If you are a married couple interested in switching from separate to joint tax returns, then you can do so by completing Form 1040-X. The only requirement is that the form be completed by the appropriate filing deadline.
Now you might be thinking, what about couples who previously filed jointly but want to switch to submitting returns separately? These couples also have the option of using Form 1040-X as well. The form must also be filed before the due date of the year in question.
Thankfully, the IRS spells out in great detail what is needed for a couple that filed jointly but now wants to change to married filing separately. The IRS requires that the spouse whose Social Security Numbers appears first on a 1040 to file a 1040-X, while the other spouse is responsible for filing a new 1040. It is important to note that the IRS generally won’t allow married couples to switch once the filing deadline has passed.
If you are interested in changing from joint to separate just because of a divorce, you should be mindful that you can’t disavow a joint 1040 and file separately with the intention of your spouse having to pay more for taxes. To avoid this, the IRS doesn’t allow couples to switch if the filing date has passed because they want each couple to remain bound by their election to file joint returns.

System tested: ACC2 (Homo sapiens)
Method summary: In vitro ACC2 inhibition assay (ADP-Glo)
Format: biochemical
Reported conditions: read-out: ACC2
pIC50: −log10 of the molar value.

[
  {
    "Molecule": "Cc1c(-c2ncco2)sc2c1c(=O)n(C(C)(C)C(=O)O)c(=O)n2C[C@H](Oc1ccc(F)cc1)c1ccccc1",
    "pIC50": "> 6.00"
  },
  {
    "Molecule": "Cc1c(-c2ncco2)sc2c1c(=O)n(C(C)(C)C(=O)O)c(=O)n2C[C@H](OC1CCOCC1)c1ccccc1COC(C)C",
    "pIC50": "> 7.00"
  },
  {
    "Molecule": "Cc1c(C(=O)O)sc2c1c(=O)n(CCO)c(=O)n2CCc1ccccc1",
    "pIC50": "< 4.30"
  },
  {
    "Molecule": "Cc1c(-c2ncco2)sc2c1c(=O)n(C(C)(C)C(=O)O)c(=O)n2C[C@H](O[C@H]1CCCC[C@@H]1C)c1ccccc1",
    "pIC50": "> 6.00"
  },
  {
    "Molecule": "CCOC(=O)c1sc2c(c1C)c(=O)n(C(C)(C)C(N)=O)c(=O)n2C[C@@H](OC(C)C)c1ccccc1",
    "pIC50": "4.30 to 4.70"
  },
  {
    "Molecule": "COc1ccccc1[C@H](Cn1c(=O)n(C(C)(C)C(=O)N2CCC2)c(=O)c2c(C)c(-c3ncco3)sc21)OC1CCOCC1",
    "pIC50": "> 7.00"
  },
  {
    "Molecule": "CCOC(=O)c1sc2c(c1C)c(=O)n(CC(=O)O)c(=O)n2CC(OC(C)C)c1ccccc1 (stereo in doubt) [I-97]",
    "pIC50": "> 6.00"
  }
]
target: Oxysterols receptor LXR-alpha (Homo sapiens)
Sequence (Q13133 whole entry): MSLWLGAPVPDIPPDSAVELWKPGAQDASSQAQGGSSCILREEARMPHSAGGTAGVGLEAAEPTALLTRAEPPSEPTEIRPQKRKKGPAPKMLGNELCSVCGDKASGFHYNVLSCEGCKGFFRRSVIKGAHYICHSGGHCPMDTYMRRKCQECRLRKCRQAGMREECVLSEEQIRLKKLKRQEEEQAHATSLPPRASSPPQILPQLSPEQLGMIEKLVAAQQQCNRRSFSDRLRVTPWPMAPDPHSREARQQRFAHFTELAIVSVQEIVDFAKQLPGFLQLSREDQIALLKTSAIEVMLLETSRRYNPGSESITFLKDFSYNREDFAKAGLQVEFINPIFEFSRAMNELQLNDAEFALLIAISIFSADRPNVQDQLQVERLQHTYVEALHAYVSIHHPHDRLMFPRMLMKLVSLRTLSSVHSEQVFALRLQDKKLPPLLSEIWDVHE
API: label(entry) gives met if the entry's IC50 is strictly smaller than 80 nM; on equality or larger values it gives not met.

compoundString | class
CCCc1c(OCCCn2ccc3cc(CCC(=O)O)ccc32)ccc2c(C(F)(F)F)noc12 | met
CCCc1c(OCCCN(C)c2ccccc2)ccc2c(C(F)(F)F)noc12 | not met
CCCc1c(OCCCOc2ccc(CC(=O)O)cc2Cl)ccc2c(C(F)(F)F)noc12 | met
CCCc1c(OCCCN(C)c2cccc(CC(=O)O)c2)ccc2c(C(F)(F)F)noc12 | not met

It is also important for couples to understand the tax difference between a divorce and an annulment. For example, a divorce is granted to show the end of a marriage that was valid when it began, whereas an annulment is for a marriage that was never valid to begin with.
For those who are interested in untying the knot in the quickest way possible, it may seem like the difference between the two are not important, however, in the IRS’ eyes it is extremely important to understand the difference especially when it comes time for the 1040.
Since annulments are retroactive and the couples were technically never married, this means the couple had no right to make the election to file joint 1040s . For example, if a couple marries in 2020 and filed jointly for that year, but then the marriage was annulled after the filing deadline, the IRS will consider them to be unmarried at the end of 2020 since their marriage was voided from its inception. This alerts the IRS that the couple needs to “undo” any joint returns filed for prior tax years by filing 1040-Xs as single filers. This means that the IRS may request payment from the individuals for additional taxes and interest. Overall, refunds may be available for those who have had marriages annulled and who would’ve paid reduced taxes if they filed as a single person.
If you have questions regarding how to amend your filing status, please contact your tax professional today for assistance!